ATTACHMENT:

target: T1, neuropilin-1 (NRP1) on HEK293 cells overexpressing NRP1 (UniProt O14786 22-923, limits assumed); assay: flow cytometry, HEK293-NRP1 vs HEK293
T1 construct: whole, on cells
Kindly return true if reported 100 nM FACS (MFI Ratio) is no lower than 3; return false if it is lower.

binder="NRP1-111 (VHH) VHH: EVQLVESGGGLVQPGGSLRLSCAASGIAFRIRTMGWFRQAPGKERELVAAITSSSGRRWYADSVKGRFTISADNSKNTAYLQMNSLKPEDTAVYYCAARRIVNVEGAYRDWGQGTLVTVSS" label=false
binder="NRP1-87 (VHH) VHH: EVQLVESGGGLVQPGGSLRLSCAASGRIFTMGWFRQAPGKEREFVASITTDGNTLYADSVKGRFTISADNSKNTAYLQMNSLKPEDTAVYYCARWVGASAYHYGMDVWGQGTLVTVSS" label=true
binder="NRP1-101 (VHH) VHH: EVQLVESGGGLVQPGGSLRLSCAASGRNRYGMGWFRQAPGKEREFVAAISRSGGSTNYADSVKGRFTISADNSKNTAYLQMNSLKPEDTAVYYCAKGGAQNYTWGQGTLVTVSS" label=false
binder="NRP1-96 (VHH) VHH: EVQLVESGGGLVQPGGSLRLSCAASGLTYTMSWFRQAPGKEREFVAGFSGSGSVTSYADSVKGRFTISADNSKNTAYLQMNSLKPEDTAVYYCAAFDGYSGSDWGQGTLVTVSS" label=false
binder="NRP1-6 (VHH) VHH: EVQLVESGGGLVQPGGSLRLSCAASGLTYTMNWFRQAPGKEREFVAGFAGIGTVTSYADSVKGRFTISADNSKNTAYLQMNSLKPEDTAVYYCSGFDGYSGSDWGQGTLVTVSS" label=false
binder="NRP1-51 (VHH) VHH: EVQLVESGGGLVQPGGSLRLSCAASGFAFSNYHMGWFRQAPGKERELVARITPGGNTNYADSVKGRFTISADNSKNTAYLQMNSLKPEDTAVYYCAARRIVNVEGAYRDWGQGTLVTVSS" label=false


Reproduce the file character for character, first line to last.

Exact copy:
target: T1, neuropilin-1 (NRP1) on HEK293 cells overexpressing NRP1 (UniProt O14786 22-923, limits assumed); assay: flow cytometry, HEK293-NRP1 vs HEK293
T1 construct: whole, on cells
Kindly return true if reported 100 nM FACS (MFI Ratio) is no lower than 3; return false if it is lower.

binder="NRP1-111 (VHH) VHH: EVQLVESGGGLVQPGGSLRLSCAASGIAFRIRTMGWFRQAPGKERELVAAITSSSGRRWYADSVKGRFTISADNSKNTAYLQMNSLKPEDTAVYYCAARRIVNVEGAYRDWGQGTLVTVSS" label=false
binder="NRP1-87 (VHH) VHH: EVQLVESGGGLVQPGGSLRLSCAASGRIFTMGWFRQAPGKEREFVASITTDGNTLYADSVKGRFTISADNSKNTAYLQMNSLKPEDTAVYYCARWVGASAYHYGMDVWGQGTLVTVSS" label=true
binder="NRP1-101 (VHH) VHH: EVQLVESGGGLVQPGGSLRLSCAASGRNRYGMGWFRQAPGKEREFVAAISRSGGSTNYADSVKGRFTISADNSKNTAYLQMNSLKPEDTAVYYCAKGGAQNYTWGQGTLVTVSS" label=false
binder="NRP1-96 (VHH) VHH: EVQLVESGGGLVQPGGSLRLSCAASGLTYTMSWFRQAPGKEREFVAGFSGSGSVTSYADSVKGRFTISADNSKNTAYLQMNSLKPEDTAVYYCAAFDGYSGSDWGQGTLVTVSS" label=false
binder="NRP1-6 (VHH) VHH: EVQLVESGGGLVQPGGSLRLSCAASGLTYTMNWFRQAPGKEREFVAGFAGIGTVTSYADSVKGRFTISADNSKNTAYLQMNSLKPEDTAVYYCSGFDGYSGSDWGQGTLVTVSS" label=false
binder="NRP1-51 (VHH) VHH: EVQLVESGGGLVQPGGSLRLSCAASGFAFSNYHMGWFRQAPGKERELVARITPGGNTNYADSVKGRFTISADNSKNTAYLQMNSLKPEDTAVYYCAARRIVNVEGAYRDWGQGTLVTVSS" label=false